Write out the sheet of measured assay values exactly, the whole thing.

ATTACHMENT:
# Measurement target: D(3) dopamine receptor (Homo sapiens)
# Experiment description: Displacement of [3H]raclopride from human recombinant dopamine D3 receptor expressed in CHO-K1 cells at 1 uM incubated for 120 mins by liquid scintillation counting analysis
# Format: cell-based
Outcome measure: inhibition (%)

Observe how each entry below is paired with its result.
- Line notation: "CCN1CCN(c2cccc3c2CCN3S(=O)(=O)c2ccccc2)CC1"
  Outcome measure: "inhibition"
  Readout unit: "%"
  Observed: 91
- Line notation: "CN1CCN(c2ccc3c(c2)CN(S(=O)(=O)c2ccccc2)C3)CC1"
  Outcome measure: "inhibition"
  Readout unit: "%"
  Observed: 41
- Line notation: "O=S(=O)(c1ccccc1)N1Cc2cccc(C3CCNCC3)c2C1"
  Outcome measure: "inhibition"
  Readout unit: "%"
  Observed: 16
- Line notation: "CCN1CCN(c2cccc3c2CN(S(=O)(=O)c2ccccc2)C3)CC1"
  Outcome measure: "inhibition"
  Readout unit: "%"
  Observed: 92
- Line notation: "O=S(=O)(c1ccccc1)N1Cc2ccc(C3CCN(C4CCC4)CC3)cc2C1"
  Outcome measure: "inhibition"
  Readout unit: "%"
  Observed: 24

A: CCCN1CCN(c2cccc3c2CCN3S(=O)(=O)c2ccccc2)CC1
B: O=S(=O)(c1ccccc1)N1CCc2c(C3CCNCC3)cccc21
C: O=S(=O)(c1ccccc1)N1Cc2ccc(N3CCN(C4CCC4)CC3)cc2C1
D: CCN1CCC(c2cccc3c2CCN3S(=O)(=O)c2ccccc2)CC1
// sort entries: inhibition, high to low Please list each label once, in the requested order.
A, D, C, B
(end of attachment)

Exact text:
# Measurement target: D(3) dopamine receptor (Homo sapiens)
# Experiment description: Displacement of [3H]raclopride from human recombinant dopamine D3 receptor expressed in CHO-K1 cells at 1 uM incubated for 120 mins by liquid scintillation counting analysis
# Format: cell-based
Outcome measure: inhibition (%)

Observe how each entry below is paired with its result.
- Line notation: "CCN1CCN(c2cccc3c2CCN3S(=O)(=O)c2ccccc2)CC1"
  Outcome measure: "inhibition"
  Readout unit: "%"
  Observed: 91
- Line notation: "CN1CCN(c2ccc3c(c2)CN(S(=O)(=O)c2ccccc2)C3)CC1"
  Outcome measure: "inhibition"
  Readout unit: "%"
  Observed: 41
- Line notation: "O=S(=O)(c1ccccc1)N1Cc2cccc(C3CCNCC3)c2C1"
  Outcome measure: "inhibition"
  Readout unit: "%"
  Observed: 16
- Line notation: "CCN1CCN(c2cccc3c2CN(S(=O)(=O)c2ccccc2)C3)CC1"
  Outcome measure: "inhibition"
  Readout unit: "%"
  Observed: 92
- Line notation: "O=S(=O)(c1ccccc1)N1Cc2ccc(C3CCN(C4CCC4)CC3)cc2C1"
  Outcome measure: "inhibition"
  Readout unit: "%"
  Observed: 24

A: CCCN1CCN(c2cccc3c2CCN3S(=O)(=O)c2ccccc2)CC1
B: O=S(=O)(c1ccccc1)N1CCc2c(C3CCNCC3)cccc21
C: O=S(=O)(c1ccccc1)N1Cc2ccc(N3CCN(C4CCC4)CC3)cc2C1
D: CCN1CCC(c2cccc3c2CCN3S(=O)(=O)c2ccccc2)CC1
// sort entries: inhibition, high to low Please list each label once, in the requested order.
A, D, C, B